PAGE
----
We’re working on a new site for SB-PH at the moment, and we’re using Airtable to get our project documentation together. It’s also a good opportunity to test the platform a little (+ I’m a fan of tables). To grab tidy JSON for use with data-friendly design software like Sketch, we’re using the Airtable API with cURL and ./jq.
Simple example that dumps table records in to a JSON file for use with the the Sketch Data Populator plugin:
The e-newsletters we made for Penguin Classics got a mention in a recent newsletter from The Better Email [✉ ∞]. Made me smile. Here are a few newsletters from the Penguin Random House team that I particularly like.
An opera by Sarah Hardie. Music composed collaboratively with Jack Sheen, choreography by Eleesha Drennan. Performance by Sarah Hardie, Angela Hardie, and Musarc. I’ve really enjoyed working on this and am looking forward to the performance.
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Lots of Eames notes recently. SB recommended this video to me, I love it. Also, found the Guardian review of the Eames exhibition kind of interesting. It does seem contradictory that they managed to be so unflaggingly optimistic in their lives and output in the face of some pretty harsh concurrent events.
Their relaxed, workwear aesthetic was an integral part of a carefully considered image, one that complemented the practice of the Eames Office, its philosophy and the Eameses’ own resolute work ethic.
Moloney, Alison. “The Dress of Charles and Ray Eames.” The World of Charles and Ray Eames. Ed. Catherine Ince with Lotte Johnson. London: Thames & Hudson Ltd in association with Barbican Art Gallery, 2015. 149.
Ray’s aesthetic was feminine – unsurprisingly so, given the era in which she was working – but it is the habitual wearing of the same style that is most telling, and which, instead, reveals her to be uncompromising and non-conformist.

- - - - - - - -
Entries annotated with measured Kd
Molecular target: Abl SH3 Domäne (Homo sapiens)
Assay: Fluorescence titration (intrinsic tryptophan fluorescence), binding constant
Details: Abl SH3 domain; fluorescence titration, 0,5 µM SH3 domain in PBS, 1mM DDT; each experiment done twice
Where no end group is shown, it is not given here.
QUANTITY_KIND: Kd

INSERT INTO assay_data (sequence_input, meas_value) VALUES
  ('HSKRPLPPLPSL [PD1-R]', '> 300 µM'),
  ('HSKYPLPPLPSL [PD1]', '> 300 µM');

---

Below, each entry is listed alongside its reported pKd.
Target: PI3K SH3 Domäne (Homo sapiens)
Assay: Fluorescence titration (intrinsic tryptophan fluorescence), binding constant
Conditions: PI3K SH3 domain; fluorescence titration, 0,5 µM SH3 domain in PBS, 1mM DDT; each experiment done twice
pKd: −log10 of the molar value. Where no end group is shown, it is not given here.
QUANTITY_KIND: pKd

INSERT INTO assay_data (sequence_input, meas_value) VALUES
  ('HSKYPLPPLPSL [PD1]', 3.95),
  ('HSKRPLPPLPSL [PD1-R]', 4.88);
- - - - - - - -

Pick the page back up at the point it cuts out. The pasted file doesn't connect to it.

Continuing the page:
Moloney. The World of Charles and Ray Eames. 149.
His shirts were well worn, as evidenced by numerous repairs, and reflected the Eames’ make-do-and-mend mentality, which extended to all aspects of their lives, from their routinely darned pillowcases to their wedding-gift toaster, which was said to be constantly repaired.
Moloney. The World of Charles and Ray Eames. 151.
Q: How would you define yourself with respect to a decorator? an interior architect? a stylist?
A: I wouldn’t.
One of 29 questions posed by Madame L’Amic and answered by Charles and Ray Eames. The resulting Design Q & A formed the conceptual basis of the exhibition Qu’est ce que le design? (What is Design?) at the Louvre. I believe the exhibition was held in 1969, though I have seen 1972 listed elsewhere.
The other evening, a friend introduced me to Maria Blaisse’s work as well as the lovely book The Emergence of Form published by nai010. The dedication evident in her output is incredible, and her canal-side studio in Amsterdam sounds pretty great. Wish I could find one of the images from the book online, it’s a black and white photo possibly taken in the 70s of her working on a woven piece with an enormous knot in the middle that’s easily twice her height. Will just have to buy the book (like I need an excuse).
Sidenote, Augenweide (source for the image) is a very enjoyable browse, glad to have come across it.